On June 16, Kim commented on a comment on this blog, noting, “Cars pay for roads, you obviously do not.”
Kim’s not the only person to make this argument. It happens a lot. It goes like this, usually: people who ride bikes don’t pay gas taxes or vehicle registration or tolls, so they shouldn’t get the luxuries of bike lanes or other forms of infrastructure that allow us to travel safely around cities.
It would be a good argument if it weren’t wrong.
I’ve written about this before, for Metro Philadelphia, so I’m going to go ahead and quote myself (emphasis mine):
Bicyclists already do pay for roads, many of which still aren’t designed with them in mind. It’s actually motor vehicle drivers utilizing public parking spots getting subsidized by everyone else.
Most of the money for roads come from tolls and user fees, fuel taxes, license fees, and general taxes and bonds. It’s true that motor vehicle drivers (including those bicyclists who also own cars) pay the tolls, fuel, and license portion of that list. But as far as the United States as a whole is concerned, these three fees do not provide the bulk of funding.
Nationally, those fees make up about 50 percent of all road funding, as noted by the Tax Foundation. The rest of the money comes from bonds and general taxes—which we all pay for, based on our income and what we buy.
As noted in “Streetfight” by Seth Solomonow and former NYC transportation commissioner Jeanette Sadik-Khan, between 1947 and 2012, “American taxpayers as a whole paid $1 trillion more to sustain the road network than people who drive paid in gasoline taxes, tolls and other user fees.” And in 2012, $69 billion in highway spending came from Americans’ general tax revenue.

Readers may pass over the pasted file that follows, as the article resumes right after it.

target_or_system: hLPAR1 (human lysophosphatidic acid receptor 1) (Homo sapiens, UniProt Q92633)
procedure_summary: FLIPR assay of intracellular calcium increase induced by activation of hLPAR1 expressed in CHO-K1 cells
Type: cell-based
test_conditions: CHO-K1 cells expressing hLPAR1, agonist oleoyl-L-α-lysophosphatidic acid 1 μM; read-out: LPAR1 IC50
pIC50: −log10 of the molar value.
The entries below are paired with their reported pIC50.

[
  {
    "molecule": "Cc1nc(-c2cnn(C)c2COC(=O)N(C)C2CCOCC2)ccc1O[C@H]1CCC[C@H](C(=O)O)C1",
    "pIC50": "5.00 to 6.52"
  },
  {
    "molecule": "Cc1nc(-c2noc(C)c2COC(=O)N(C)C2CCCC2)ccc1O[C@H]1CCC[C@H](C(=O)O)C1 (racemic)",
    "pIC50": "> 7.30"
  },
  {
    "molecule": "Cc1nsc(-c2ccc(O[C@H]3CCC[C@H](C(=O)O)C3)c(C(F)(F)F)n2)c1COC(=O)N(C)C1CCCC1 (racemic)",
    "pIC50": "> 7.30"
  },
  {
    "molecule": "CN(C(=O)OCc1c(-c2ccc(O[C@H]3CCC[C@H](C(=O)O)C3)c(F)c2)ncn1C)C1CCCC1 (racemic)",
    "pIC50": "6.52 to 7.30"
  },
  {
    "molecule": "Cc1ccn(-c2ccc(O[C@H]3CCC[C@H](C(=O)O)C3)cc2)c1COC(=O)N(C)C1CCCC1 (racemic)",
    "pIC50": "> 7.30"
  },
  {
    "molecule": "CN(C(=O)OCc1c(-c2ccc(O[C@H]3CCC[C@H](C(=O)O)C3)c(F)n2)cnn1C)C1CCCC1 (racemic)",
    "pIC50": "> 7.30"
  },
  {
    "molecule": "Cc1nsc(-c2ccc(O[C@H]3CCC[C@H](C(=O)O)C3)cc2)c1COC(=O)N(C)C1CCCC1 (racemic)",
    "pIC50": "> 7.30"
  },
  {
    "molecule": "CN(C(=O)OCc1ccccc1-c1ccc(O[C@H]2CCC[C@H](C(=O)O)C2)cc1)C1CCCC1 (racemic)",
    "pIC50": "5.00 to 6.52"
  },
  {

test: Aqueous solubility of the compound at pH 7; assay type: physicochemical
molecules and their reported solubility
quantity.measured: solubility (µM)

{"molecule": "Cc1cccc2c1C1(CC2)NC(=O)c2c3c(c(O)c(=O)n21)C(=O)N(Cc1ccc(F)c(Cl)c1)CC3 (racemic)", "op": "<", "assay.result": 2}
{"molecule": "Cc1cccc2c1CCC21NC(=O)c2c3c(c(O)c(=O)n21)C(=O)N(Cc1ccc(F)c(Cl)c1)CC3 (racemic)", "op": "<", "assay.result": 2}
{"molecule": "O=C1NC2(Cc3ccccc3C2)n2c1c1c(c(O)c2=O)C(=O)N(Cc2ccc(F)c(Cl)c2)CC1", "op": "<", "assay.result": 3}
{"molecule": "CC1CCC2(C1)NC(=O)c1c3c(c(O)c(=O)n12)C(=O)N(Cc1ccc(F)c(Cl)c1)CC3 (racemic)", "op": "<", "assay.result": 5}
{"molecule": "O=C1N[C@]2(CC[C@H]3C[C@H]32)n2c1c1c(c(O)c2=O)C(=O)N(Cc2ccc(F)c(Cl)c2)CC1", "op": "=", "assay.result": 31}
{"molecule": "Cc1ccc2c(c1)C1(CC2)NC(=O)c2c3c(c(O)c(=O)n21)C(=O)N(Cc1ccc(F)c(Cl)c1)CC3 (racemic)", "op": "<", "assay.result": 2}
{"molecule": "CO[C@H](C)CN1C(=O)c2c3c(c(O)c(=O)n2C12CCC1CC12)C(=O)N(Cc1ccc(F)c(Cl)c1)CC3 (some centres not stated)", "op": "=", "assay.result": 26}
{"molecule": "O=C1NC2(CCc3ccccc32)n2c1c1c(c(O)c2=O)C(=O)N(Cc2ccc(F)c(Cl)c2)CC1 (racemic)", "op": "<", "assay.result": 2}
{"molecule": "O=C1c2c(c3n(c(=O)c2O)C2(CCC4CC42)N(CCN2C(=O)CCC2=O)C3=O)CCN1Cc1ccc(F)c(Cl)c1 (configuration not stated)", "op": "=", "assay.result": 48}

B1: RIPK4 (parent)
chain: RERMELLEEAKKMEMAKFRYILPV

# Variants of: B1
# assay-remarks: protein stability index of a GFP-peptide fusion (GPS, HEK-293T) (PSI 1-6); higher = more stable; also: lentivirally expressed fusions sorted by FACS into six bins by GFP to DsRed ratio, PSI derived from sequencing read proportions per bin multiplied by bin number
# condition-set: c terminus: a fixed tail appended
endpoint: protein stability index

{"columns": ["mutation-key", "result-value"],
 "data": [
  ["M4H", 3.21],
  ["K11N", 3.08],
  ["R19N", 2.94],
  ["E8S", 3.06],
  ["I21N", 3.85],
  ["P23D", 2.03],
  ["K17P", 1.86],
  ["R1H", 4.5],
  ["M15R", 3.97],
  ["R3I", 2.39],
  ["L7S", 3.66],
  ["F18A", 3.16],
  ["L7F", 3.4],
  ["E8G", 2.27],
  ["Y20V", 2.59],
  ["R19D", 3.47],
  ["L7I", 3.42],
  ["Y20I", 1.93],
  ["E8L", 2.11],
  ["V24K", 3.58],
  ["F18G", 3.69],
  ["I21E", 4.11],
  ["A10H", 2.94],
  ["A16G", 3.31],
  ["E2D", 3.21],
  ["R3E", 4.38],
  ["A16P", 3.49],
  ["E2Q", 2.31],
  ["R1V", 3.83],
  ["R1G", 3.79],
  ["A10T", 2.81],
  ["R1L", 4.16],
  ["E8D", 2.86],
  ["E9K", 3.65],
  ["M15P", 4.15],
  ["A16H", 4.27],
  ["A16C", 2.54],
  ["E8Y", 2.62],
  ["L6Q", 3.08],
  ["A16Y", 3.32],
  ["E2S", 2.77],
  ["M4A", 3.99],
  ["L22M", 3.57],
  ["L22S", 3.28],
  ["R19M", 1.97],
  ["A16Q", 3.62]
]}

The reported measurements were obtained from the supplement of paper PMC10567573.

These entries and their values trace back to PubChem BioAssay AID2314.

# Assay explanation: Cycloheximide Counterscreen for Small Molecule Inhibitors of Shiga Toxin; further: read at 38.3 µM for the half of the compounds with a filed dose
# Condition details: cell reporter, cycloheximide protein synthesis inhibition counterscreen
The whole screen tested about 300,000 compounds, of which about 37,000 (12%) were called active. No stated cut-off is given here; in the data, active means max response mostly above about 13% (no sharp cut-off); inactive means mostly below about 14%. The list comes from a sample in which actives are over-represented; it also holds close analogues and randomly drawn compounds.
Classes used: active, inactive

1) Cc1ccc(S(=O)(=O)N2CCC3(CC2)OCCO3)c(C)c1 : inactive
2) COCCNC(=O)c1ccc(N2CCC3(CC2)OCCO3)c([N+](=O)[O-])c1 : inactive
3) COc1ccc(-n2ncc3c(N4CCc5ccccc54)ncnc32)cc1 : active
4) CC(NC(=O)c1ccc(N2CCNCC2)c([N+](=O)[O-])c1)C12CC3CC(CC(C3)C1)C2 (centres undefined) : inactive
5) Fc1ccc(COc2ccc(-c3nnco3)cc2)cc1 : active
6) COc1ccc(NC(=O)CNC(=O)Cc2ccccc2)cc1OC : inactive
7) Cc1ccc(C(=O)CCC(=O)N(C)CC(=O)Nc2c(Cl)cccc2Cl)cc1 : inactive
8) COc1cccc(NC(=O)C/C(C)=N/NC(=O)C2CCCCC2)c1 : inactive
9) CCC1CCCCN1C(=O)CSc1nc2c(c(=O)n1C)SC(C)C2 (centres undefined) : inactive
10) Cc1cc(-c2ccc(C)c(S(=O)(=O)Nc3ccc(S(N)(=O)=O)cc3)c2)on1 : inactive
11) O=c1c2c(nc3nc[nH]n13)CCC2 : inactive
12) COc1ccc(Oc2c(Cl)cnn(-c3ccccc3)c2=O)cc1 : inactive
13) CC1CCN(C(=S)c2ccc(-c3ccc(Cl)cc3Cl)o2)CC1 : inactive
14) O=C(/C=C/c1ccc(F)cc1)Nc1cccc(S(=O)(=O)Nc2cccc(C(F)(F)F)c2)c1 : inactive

Such economic realities bear repeating when taking a look at city streets and bike lanes, many of which are faded, beaten up, and full of pot holes. Bicycles provide little, if any of this wear and tear. When bike lanes get beat up, it’s because motor vehicles are allowed to illegally park in them freely, with little-to-no consequence from enforcement entities.
Long-term on-street parking additionally allows people to leave their motor vehicles on public space indefinitely for a mere $35 per year.
Think about all the good that could be done with the free public space used by people’s car storage — or if people had to actually pay to store their cars.
And that’s just part of it. Traffic deaths and injuries in Philadelphia cost the city about $1 billion per year, and $1 trillion nationwide.
Looking at the cost of roads using the simplicity of gas taxes and other extra fees people who own cars have to pay to function in a car-centric society only tells about half the story. As it happens, people who own cars significantly underpay for the usage of their vehicles, the pollution they emit, the storage, their wear on pavement, and the destruction of public property they often cause.